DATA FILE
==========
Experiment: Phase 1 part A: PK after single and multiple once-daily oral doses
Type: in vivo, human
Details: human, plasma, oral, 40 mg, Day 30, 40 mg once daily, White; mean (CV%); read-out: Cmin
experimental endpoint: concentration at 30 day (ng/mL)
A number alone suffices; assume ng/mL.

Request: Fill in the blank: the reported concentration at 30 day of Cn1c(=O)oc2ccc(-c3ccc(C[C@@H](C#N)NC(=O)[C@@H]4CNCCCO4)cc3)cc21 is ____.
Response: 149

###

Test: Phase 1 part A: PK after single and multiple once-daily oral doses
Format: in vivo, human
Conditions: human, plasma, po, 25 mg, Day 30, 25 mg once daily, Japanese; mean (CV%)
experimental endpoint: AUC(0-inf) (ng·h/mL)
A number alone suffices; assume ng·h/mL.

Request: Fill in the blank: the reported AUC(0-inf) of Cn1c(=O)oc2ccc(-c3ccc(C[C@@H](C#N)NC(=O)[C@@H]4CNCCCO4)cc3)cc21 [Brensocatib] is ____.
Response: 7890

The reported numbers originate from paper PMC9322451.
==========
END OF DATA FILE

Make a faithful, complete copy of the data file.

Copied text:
Experiment: Phase 1 part A: PK after single and multiple once-daily oral doses
Type: in vivo, human
Details: human, plasma, oral, 40 mg, Day 30, 40 mg once daily, White; mean (CV%); read-out: Cmin
experimental endpoint: concentration at 30 day (ng/mL)
A number alone suffices; assume ng/mL.

Request: Fill in the blank: the reported concentration at 30 day of Cn1c(=O)oc2ccc(-c3ccc(C[C@@H](C#N)NC(=O)[C@@H]4CNCCCO4)cc3)cc21 is ____.
Response: 149

###

Test: Phase 1 part A: PK after single and multiple once-daily oral doses
Format: in vivo, human
Conditions: human, plasma, po, 25 mg, Day 30, 25 mg once daily, Japanese; mean (CV%)
experimental endpoint: AUC(0-inf) (ng·h/mL)
A number alone suffices; assume ng·h/mL.

Request: Fill in the blank: the reported AUC(0-inf) of Cn1c(=O)oc2ccc(-c3ccc(C[C@@H](C#N)NC(=O)[C@@H]4CNCCCO4)cc3)cc21 [Brensocatib] is ____.
Response: 7890

The reported numbers originate from paper PMC9322451.